Real Haunted Houses

Real Haunted House

American Revolution

Nyack, New York

The house is reported to be haunted. Due to this house, a haunting must be in the disclaimer in the sale of the house or else the contract is null and void. The house dates to the American Revolution, and since witnesses have seen revolutionary soldiers in certain locales of the property, the judge ruled that this haunting had to be put in the disclaimer.

15 comments on this haunted house. Share your story »


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Destiny says:

June 11, 2006, 1:03 am


Josh says:

August 16, 2006, 11:31 am

To anyone who is interested, it is illegal, in NewYork, to sell a house if not told about a haunting.

mariano says:

October 12, 2006, 7:38 pm

i would like to visit the house it look like it could be true

Helen says:

January 25, 2007, 9:27 pm

Sorry Josh you are wrong, Real Property law was amended an owner or occupant DOES NOT have to disclose a house is the site of a murder, suicide or haunting or any felonies…….the real property law it was amended in 1995.

Ernie says:

February 19, 2007, 12:27 pm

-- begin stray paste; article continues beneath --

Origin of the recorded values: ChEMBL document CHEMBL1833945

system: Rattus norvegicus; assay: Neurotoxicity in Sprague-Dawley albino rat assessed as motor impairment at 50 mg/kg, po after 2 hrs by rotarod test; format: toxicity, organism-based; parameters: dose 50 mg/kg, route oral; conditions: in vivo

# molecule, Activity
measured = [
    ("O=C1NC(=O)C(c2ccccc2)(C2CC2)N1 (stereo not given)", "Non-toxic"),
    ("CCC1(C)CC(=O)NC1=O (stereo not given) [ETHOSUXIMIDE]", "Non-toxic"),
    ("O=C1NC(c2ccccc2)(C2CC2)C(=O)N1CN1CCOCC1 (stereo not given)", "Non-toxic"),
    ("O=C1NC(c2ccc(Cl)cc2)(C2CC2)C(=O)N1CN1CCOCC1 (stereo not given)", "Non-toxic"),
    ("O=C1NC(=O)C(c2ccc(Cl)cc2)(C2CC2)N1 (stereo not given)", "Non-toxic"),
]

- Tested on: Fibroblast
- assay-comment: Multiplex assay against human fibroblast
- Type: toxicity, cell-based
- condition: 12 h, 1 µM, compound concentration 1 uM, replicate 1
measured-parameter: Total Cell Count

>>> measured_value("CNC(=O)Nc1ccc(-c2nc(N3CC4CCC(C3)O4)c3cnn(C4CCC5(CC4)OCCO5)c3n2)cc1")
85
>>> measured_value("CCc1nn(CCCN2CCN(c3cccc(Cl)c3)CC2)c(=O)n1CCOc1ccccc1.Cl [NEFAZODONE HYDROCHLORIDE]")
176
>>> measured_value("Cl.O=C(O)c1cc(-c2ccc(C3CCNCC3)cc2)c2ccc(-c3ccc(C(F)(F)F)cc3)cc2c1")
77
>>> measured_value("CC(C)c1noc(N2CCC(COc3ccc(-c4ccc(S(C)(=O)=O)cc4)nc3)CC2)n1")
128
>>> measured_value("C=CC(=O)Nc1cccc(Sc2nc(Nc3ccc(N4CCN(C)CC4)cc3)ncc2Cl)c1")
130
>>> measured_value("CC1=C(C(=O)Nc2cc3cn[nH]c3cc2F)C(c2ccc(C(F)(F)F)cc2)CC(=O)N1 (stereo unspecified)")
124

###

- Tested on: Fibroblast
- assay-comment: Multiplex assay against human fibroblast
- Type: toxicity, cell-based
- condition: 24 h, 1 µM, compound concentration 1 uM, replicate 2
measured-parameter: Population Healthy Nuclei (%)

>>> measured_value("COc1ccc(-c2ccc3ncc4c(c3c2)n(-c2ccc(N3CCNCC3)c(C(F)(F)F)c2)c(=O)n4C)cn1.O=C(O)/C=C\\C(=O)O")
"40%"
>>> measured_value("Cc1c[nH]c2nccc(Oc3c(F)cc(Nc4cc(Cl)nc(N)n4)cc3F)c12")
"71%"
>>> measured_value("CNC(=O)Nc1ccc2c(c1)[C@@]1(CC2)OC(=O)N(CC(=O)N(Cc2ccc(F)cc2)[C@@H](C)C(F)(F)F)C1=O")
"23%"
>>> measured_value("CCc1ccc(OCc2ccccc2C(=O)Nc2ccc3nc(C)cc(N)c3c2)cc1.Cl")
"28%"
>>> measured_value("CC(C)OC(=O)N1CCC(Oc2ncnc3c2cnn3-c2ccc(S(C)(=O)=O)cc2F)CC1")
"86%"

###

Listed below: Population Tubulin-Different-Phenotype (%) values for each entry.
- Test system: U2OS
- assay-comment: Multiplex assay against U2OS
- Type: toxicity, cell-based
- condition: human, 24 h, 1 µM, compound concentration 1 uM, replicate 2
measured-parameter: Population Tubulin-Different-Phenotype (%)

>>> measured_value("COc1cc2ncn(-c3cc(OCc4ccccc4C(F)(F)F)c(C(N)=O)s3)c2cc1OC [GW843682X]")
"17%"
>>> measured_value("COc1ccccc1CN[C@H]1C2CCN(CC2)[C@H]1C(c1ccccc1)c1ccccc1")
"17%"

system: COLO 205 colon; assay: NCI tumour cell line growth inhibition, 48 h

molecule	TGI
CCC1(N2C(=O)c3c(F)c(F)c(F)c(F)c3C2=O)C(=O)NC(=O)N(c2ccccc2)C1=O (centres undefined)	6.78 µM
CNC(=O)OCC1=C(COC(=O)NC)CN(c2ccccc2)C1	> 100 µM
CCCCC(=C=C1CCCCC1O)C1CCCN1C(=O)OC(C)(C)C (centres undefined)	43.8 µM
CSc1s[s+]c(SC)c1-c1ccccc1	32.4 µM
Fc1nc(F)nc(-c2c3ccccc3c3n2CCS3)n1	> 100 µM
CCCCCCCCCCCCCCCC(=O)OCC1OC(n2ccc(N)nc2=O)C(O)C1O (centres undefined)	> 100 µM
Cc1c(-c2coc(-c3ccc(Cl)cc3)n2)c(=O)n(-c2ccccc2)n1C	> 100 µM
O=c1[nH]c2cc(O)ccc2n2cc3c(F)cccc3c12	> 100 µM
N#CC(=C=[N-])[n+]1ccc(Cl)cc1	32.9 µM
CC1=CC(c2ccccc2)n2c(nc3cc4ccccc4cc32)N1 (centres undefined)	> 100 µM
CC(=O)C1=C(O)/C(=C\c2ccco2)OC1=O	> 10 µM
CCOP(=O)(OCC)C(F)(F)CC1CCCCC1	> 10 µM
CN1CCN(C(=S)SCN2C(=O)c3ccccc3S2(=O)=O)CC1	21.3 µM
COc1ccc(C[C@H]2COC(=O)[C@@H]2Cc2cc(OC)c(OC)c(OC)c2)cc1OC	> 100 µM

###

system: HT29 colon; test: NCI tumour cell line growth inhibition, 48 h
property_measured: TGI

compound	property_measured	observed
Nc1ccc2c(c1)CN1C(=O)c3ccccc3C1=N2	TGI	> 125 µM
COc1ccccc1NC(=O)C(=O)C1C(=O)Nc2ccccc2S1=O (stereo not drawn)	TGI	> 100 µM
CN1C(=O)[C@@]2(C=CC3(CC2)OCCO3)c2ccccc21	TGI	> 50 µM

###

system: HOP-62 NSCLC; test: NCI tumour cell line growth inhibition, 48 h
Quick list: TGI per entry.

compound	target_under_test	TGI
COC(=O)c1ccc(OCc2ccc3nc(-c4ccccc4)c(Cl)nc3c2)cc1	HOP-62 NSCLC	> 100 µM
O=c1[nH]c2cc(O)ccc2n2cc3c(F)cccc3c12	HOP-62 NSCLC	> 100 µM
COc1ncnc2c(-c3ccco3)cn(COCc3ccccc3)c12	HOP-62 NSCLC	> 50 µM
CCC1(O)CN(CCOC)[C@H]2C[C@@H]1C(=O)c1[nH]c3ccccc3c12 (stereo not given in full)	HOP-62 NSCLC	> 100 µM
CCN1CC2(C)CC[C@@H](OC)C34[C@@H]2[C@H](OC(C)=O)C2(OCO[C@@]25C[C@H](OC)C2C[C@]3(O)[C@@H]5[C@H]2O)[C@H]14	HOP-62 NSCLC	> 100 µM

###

Does anyone know where this house is located? Also, why did the state amend the real property law for hauntings?

Dave says:

February 24, 2007, 12:59 am

Yea i lived in New city, which is right next to nyack and my mom lived/ where my aunt lives now/ was right next to that house i have seen that and so has almost everybody who has stayed at the house next can see it all over the street revolutionary war vets wandering the streets

liz says:

July 20, 2007, 12:31 pm

yes i know the house i live 2 streets away its off n. broadway laveta pl.

Chris says:

November 1, 2007, 2:54 am

I used to go to school in Nyack and we kind of had a informal club because the area has so many hanuts. This house is def. haunted among other thing in the area.

Heidi says:

December 27, 2007, 3:47 am

I forget where the house fully is. The house used to belong to my Grandmother when the court case was brought up.

My family still has many stories about the house, and all newspaper and news footage.

I’d really love to get the house back in the family, if I’m able too.

Nicole says:

January 22, 2008, 9:53 pm

my mom grew up on the street two houses up where i still live with my family.

the address is 1 laveta place